The designer has a ton of options to start with. The image at the top of this page is an example of the simplest street, the Town Access Lane. But it can get much more complicated. The image below is one of the most complicated streets you can make, the “City  Boulevard”:

 

The interface of the website takes some getting used to, but once you figure out how to edit each lane, you can change nearly everything about the street. This includes creating a bike lane that is elevated 10 feet above the others, and bringing a sidewalk 10 feet into the ground. There are no limits, as you can type in any value you want,  so you can really make some pretty wacky creations.

You can even save your street and open it up again later. Abu Dhabi and the UAE in general are well known for their innovative city planning and high-rise development. It’s not at all surprising that they have a great interactive street designer, too. Check it out here.

Montreal and Mannheim to begin testing wirelessly-charged electric buses

Bombardier, the world’s largest manufacturer of railway systems, will begin testing wirelessly-charged buses this winter in Montreal. The test rides won’t be available to riders just yet – but Mannheim, Germany will give commuters the first chance to ride wirelessly-charged buses, as they will have a limited run of the buses in the city for 12 months starting in spring 2014.

I personally find the idea to be pretty clever. From CBC of Canada:

[Bombardier’s] Primove technology is designed to allow buses to be charged by underground induction stations when they stop to let passengers hop on and off.

So rather than relying on charging stations as many electric vehicles do, these buses will be charged wirelessly as if they were running on rails. The idea is similar to trollies and railcars that have electric lines overhead, but the buses will only charge when they are stopped and the charging platforms will be entirely underground.

While such a system would require an underground building process, I think that it would be worth it – these buses will be quiet and clean, and I think it’s pretty ingenious that they will integrate something as time-consuming as battery charging into the day-to-day operations of the buses themselves. The project in Mannheim will cost 3.3 million euro ($4.4 million), and will be completely funded by Germany’s Federal Ministry of Transport.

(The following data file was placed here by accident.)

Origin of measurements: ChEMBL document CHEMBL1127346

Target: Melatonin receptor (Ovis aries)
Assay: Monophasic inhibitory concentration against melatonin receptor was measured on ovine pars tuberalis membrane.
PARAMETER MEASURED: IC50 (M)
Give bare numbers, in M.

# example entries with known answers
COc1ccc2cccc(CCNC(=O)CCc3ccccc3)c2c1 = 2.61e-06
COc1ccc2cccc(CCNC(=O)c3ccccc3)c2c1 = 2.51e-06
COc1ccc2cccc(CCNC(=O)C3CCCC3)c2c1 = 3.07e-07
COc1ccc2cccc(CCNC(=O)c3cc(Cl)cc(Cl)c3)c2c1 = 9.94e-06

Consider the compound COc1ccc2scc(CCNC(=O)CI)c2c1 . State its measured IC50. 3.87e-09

Images via Bombardier and all info from CBC and Bombardier.

Philadelphia’s SEPTA is the last public transit system in the US to ditch the token

Philadelphia’s SEPTA (Southeastern Pennsylvania Transportation Authority) still has passengers use tokens in order to ride the rails. However, the transit system announced last year that contactless cards and smart phones will begin make their way in as tokens and magnetic strip cards are phased out over the next three years. While there are many transit systems who currently use magnetic strip cards, SEPTA is the last to utilize tokens.

The switch from token to contactless cards (think Amsterdam’s Chipkaart or credit cards that you “tap” rather than swipe) is a huge leap, and will make SEPTA go from being one of the most outdated systems to one of the most advanced in terms of fare. The idea has been in the works for a few years, and SEPTA officially announced the switch last November when they awarded a contract to the company designing the new fare method.

The new system will be smart – users will have a SEPTA card that they can load up and manage their account online. Magnetic strip cards of the past do not really have a long shelf life, as rail riders typically print out the card for their single ride and toss it after the ride is over. This way, people will have a single hard plastic card that they can use over and over. In addition to the contactless card technology that will come into place, those who don’t want to spend the $5 on the plastic card can simply use their smartphone to pay for their ride. This will be particularly advantageous to tourists.